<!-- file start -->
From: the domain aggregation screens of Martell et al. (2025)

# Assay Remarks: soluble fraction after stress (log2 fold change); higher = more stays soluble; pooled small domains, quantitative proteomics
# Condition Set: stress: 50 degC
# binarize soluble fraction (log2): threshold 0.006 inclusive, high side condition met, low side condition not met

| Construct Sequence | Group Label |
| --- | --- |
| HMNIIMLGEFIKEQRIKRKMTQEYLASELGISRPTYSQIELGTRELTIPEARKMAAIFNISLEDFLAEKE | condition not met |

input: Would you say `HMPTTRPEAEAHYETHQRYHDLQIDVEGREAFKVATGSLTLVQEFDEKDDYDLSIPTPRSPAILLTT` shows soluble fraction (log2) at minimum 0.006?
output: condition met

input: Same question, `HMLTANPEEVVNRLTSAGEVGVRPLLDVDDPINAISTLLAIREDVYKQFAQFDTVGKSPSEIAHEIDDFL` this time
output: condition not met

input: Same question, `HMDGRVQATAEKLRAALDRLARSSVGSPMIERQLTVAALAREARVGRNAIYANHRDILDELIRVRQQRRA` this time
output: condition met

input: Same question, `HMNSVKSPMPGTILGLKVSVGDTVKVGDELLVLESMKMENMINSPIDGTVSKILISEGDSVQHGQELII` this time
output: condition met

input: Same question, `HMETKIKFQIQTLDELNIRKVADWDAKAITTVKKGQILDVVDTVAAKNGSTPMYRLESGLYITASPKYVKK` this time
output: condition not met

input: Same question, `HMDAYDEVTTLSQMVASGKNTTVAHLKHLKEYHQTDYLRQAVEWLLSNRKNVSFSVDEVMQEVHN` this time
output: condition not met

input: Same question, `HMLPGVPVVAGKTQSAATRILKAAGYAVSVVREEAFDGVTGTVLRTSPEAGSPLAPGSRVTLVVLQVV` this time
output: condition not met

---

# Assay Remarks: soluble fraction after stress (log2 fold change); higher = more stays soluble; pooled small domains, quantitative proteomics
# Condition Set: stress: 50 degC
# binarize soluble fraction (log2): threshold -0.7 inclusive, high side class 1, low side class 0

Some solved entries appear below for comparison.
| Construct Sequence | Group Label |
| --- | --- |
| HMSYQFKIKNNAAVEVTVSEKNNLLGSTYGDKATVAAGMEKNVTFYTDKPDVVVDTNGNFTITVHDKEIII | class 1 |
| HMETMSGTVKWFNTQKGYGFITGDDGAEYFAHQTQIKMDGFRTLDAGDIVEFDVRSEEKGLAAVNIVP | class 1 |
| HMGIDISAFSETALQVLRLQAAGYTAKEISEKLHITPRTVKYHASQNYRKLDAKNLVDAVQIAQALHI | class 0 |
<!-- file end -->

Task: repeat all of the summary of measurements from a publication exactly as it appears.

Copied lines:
From: the domain aggregation screens of Martell et al. (2025)

# Assay Remarks: soluble fraction after stress (log2 fold change); higher = more stays soluble; pooled small domains, quantitative proteomics
# Condition Set: stress: 50 degC
# binarize soluble fraction (log2): threshold 0.006 inclusive, high side condition met, low side condition not met

| Construct Sequence | Group Label |
| --- | --- |
| HMNIIMLGEFIKEQRIKRKMTQEYLASELGISRPTYSQIELGTRELTIPEARKMAAIFNISLEDFLAEKE | condition not met |

input: Would you say `HMPTTRPEAEAHYETHQRYHDLQIDVEGREAFKVATGSLTLVQEFDEKDDYDLSIPTPRSPAILLTT` shows soluble fraction (log2) at minimum 0.006?
output: condition met

input: Same question, `HMLTANPEEVVNRLTSAGEVGVRPLLDVDDPINAISTLLAIREDVYKQFAQFDTVGKSPSEIAHEIDDFL` this time
output: condition not met

input: Same question, `HMDGRVQATAEKLRAALDRLARSSVGSPMIERQLTVAALAREARVGRNAIYANHRDILDELIRVRQQRRA` this time
output: condition met

input: Same question, `HMNSVKSPMPGTILGLKVSVGDTVKVGDELLVLESMKMENMINSPIDGTVSKILISEGDSVQHGQELII` this time
output: condition met

input: Same question, `HMETKIKFQIQTLDELNIRKVADWDAKAITTVKKGQILDVVDTVAAKNGSTPMYRLESGLYITASPKYVKK` this time
output: condition not met

input: Same question, `HMDAYDEVTTLSQMVASGKNTTVAHLKHLKEYHQTDYLRQAVEWLLSNRKNVSFSVDEVMQEVHN` this time
output: condition not met

input: Same question, `HMLPGVPVVAGKTQSAATRILKAAGYAVSVVREEAFDGVTGTVLRTSPEAGSPLAPGSRVTLVVLQVV` this time
output: condition not met

---

# Assay Remarks: soluble fraction after stress (log2 fold change); higher = more stays soluble; pooled small domains, quantitative proteomics
# Condition Set: stress: 50 degC
# binarize soluble fraction (log2): threshold -0.7 inclusive, high side class 1, low side class 0

Some solved entries appear below for comparison.
| Construct Sequence | Group Label |
| --- | --- |
| HMSYQFKIKNNAAVEVTVSEKNNLLGSTYGDKATVAAGMEKNVTFYTDKPDVVVDTNGNFTITVHDKEIII | class 1 |
| HMETMSGTVKWFNTQKGYGFITGDDGAEYFAHQTQIKMDGFRTLDAGDIVEFDVRSEEKGLAAVNIVP | class 1 |
| HMGIDISAFSETALQVLRLQAAGYTAKEISEKLHITPRTVKYHASQNYRKLDAKNLVDAVQIAQALHI | class 0 |